Deciding how and when to disclose mental health issues

By Jerome Doraisamy|21 October 2019

While the legal profession has, as a whole, made tremendous strides in raising awareness of and combating stigma about ailments such as anxiety and depression, many young lawyers still feel reluctant to speak up until such time as they have proven themselves in the workplace, writes Jerome Doraisamy.

Last night – when I should have been sleeping – I found myself reminiscing about a conversation I’d had with a close friend a while back, who had sought my counsel about how and when she should tell the guy she has just started seeing that she has suffered from bipolar disorder.

It’s an issue I’ve thought a lot about in recent years, specifically regarding the contexts of the workplace or a romantic relationship. And it’s one that angers me, because stigma still exists in our society to the extent that people who suffer from mental health issues feel the need to tread on eggshells in a manner that those with broken limbs would never need to.

I immediately responded that she should tell him if and when she feels comfortable telling him, and not a moment sooner. Like any other personal matter, we should only ever disclose them to people once we trust them.

This scenario is wholly relevant to the professional context for young lawyers as well: determining how and when to tell our boss/superior, or a trusted colleague, that we have suffered or are suffering from mental health issues, should be done at a time when we feel safe and secure doing so. 

However, there are workplace environmental limits to this notion. One, if we are sick, we should be free to make disclosures without consequence, and two, while letting someone know what is going on when we are comfortable may suit us, it may not necessarily suit the person to whom we make the disclosure. Here, stigma is a prominent feature.

I don’t mean this in the sense that they may not respond with empathy or kindness (although that is of course a possibility). What I mean is that the circumstances of disclosure may give an impression that we don’t want to give.


If my friend were to tell her new boyfriend that she has been sick before – and still sometimes suffers – in the heat of an argument, that she may be at fault in, it could unfairly prejudice a portrayal of her capacity to manage her illness. If, however, she informed him during a routine conversation between the two of them, when they are both calm and relaxed, she may be much more likely to elicit a positive, considered response.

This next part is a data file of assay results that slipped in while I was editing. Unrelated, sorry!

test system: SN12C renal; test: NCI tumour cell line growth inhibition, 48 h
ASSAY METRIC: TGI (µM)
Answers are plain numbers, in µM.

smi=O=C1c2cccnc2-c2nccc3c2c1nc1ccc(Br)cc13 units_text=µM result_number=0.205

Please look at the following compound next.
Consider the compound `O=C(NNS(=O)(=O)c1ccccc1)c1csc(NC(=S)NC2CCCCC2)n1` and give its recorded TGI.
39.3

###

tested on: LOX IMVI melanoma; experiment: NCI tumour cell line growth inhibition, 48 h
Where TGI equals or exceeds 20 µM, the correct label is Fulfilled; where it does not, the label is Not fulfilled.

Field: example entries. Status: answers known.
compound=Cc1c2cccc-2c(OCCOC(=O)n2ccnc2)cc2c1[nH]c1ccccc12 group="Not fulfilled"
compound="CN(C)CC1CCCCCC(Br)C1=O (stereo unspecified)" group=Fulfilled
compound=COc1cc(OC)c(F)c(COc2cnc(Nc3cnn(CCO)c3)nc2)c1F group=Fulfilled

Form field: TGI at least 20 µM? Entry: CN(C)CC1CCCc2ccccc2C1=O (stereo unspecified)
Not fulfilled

In an office scenario, the reality is that we may be more likely to get an optimal response from our boss if we inform them of any issues when we are coming to them in a position of relative strength. That is, if and when we have already proved our ability to produce high-quality work, so that the respondent in the conversation has a more favourable barometer from which to analyse the situation.

This is problematic, as it means that, often, lawyers feel like they have to get a certain number of runs on the board before they feel comfortable about speaking up. Sometimes, it can be hard to gauge how one’s boss will respond to such a conversation, amplifying the perceived vocational risk. 

That all said, there are some ways around this.

We can first talk to someone within the workplace, such as a colleague on our level or someone in another team, to whom disclosure wouldn’t have any detrimental consequences. In a relationship context, we may have a friend whose objective opinion can provide us with the armour to approach the coming, major disclosure. Having these initial conversations can help us feel more comfortable talking about issues and give us strength to manage varying responses.

Here, the idea of disclosing health issues to someone of importance in our lives – a boyfriend, a boss – does not necessarily have to be a black and white situation whereby we tell them and it either goes well or badly. The scenario does not have to be as scary as that; there are certain strategies we can implement to get the most optimal result for ourselves.

Of course, it may be the case that disclosure to a relevant individual is the only option we have to avoid a continued spiral, or a breakdown. If this is how you feel, then the consequences of telling someone are always going to come second to doing what is best for your own health and happiness. Nothing is more important than seeking help in that moment, and disclosure is the best way of protecting yourself.

Sometimes, disclosure in this context will not have a happy ending for us, and we may lose a relationship or a job. It’s happened to me before. But if that happens, then that relationship or job wasn’t the right thing for us anyway.

So… if and where it is possible to be strategic about your disclosure, perhaps try doing it when there is as little chance of damage to yourself. It sucks that we still have to consider societal stigma with this issue, but if we manoeuvre the conversation to our advantage, a positive outcome is more likely.

This advice comes with a very strong caveat, though: you should have no hesitation in doing what is best for you if you feel like your health is in any danger. Your emotional and psychological state is of the utmost importance, and without it, you won’t be able to be at your best in a relationship or in a job anyway.

Deciding how and when to disclose mental health issues
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